Hiring a lawyer can be a worthwhile investment if you own property that you cannot exempt in your Chapter 7 bankruptcy in Maine. The average cost of a bankruptcy lawyer varies by state and ranges from $1,200 to $1,500 in Maine for typical cases. Not everyone who needs a lawyer for their Maine bankruptcy case can afford one.
A Chapter 7 case costs$338 to file. You can apply to pay the fee in up to four installments within 120 days of filing your bankruptcy case. The court will decide the minimum amount you need to pay. In Maine, you need to pay the filing fee with a bank check or a cashier's check.Feb 9, 2022
There are many ways to find an attorney to represent you if you're filing for bankruptcy. If you can get a referral from someone you know and trust, that's probably a good way to go. If not, consider looking into other resources, like legal aid, professional associations or your local bar association.Nov 25, 2020
Additional FeesChapter 7Chapter 13Attorney Fee$925$3700Filing Fee$335$310Credit Report$30$30Counseling Courses (2)$40$401 more row
between $1200-$1800Attorney Fees for Chapter 7 Bankruptcy For Chapter 7 bankruptcy, you can expect the attorney fees to range between $1200-$1800, depending on the specifics.
Lawyer is a general term referring to anyone who is qualified to give legal advice as a licensed legal practitioner. This includes solicitors and barristers. Solicitors provide legal support, advice and services to clients, who can be individuals, private companies, public sector organisations or other groups.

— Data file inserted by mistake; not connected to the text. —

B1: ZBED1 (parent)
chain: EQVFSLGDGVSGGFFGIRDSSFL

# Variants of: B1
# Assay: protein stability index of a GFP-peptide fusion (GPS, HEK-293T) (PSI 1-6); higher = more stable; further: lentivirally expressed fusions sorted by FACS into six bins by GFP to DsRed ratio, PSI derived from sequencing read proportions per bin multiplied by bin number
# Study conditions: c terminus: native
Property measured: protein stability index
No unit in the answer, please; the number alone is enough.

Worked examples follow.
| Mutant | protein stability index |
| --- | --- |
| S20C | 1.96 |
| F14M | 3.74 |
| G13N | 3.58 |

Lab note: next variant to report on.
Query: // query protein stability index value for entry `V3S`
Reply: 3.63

If your total monthly income over the course of the next 60 months is less than $7,475 then you pass the means test and may file for Chapter 7. If you are over $12,475 then you do not pass the means test and must instead consider Chapter 13 bankruptcy for debt relief.May 7, 2019
$338The filing fee for Chapter 7 is $338, while the filing fee for Chapter 13 is $313. The fees go up every couple of years. If you can't afford the filing fee, you can ask for a waiver or installment plan. If you're filing for Chapter 7 bankruptcy, you can apply for a fee waiver.Apr 23, 2021
The biggest difference between Chapter 7 and Chapter 13 is that Chapter 7 focuses on discharging (getting rid of) unsecured debt such as credit cards, personal loans and medical bills while Chapter 13 allows you to catch up on secured debts like your home or your car while also discharging unsecured debt.
The automatic stay is usually the first thing that happens in a bankruptcy. Debt discharge (debt forgiveness) is usually the last thing. This discharge usually applies to unsecured obligations, such as:
The Automatic Stay applies to creditors, but not the trustee. However, the trustee cannot touch your key assets, including:
Among other things, banks can legally foreclose on home loans after one missed payment. Making matters worse, during the 2010s, the Supreme Court and Consumer Financial Protection Bureau eliminated some key consumer debt protections. So, when it comes to debt collection, many creditors are more aggressive than ever. But there are safeguards in place to help individuals who file for bankruptcy. These include the automatic stay and the bankruptcy debt discharge.